By Staff Reporter
WITH his fight to reverse or atleast delegitimise President Emmerson Mnangagwa’s controversial July 30 election victory ever becoming a lost cause, opposition MDC leader Nelson Chamisa looks to have given up the mission and now seems to be setting his sights on the 2023 polls.
Chamisa narrowly lost to Zanu PF’s Mnangagwa after amassing a decent 44.3% of the national vote against the latter’s 50.8%.
A Constitutional Court challenge of the election outcome by the opposition leader was thrown out but this did not break his spirit to try and discredit Mnangagwa for alleged poll robbery.
Now seemingly a lost cause after breaking sweat for five good months, it has emerged, Chamisa will establish a team of experts to undertake a post-mortem of the election.
The team will also review the party’s performance with a view to finding ways on how to improve the main opposition party’s performance in elections due in 2023.
The decision to establish the committee was reached after a recent national council meeting in Harare.
“In respect of the party’s parliamentary campaign in the 2018 election, the party resolved to set an inquiry to review candidate selection and make recommendations for future elections,” the resolutions read in part.
MDC sources said internally, there is resignation that 2018 is done and dusted as Zanu PF will keep power until the next general elections.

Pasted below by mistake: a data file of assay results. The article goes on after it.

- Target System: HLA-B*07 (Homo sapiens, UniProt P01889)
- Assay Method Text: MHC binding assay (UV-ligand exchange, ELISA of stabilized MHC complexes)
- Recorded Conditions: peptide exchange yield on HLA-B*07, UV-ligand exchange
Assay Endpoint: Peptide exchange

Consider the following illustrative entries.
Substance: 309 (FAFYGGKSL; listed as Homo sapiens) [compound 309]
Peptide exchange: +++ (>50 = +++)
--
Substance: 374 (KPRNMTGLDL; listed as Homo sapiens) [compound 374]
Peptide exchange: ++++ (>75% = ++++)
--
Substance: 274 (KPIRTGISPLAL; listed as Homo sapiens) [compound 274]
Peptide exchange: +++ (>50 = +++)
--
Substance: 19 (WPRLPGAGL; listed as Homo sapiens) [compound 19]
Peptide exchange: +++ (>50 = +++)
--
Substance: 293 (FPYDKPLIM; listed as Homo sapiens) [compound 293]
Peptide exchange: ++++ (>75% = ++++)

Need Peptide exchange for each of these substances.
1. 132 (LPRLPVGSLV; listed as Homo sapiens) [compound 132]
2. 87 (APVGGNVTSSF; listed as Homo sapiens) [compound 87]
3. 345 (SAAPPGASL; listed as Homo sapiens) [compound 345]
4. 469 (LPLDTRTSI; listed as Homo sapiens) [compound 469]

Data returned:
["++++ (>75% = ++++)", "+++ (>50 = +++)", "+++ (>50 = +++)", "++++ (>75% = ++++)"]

“We have always known even before the decision by the Constitutional Court it was clear this election was gone,” said the source.
“We were just going through the motions and trying to make our handlers happy.
“The other thing is we have an egoistic president who is too eager to show he is fighting Zanu PF at every turn.
“We have a lot of introspection to do. Part of the loss can be blamed on our lack of organisational capacity. The double candidates we fielded had nothing to do with the ZEC (Zimbabwe Electoral Commission).”
Party spokesperson Jacob Mafume, while confirming that the focus had now switched to 2023, said the fight to “restore Zimbabwe’s legitimacy” will continue.
“Every party undertakes a review of its processes and performance after an election. We would be foolish not to because there is always room for improvement but this does not translate into a capitulation and recognition or the junta,” he said.
Mafume said Chamisa’s recent meeting with South African President Cyril Ramaphosa was an indication the fight was on.
“These diplomatic meetings at home and abroad are part of our efforts besides the internal moves to refine our strategies. Of course 2023 is coming and we would not want to make the same mistakes,” said Mafume.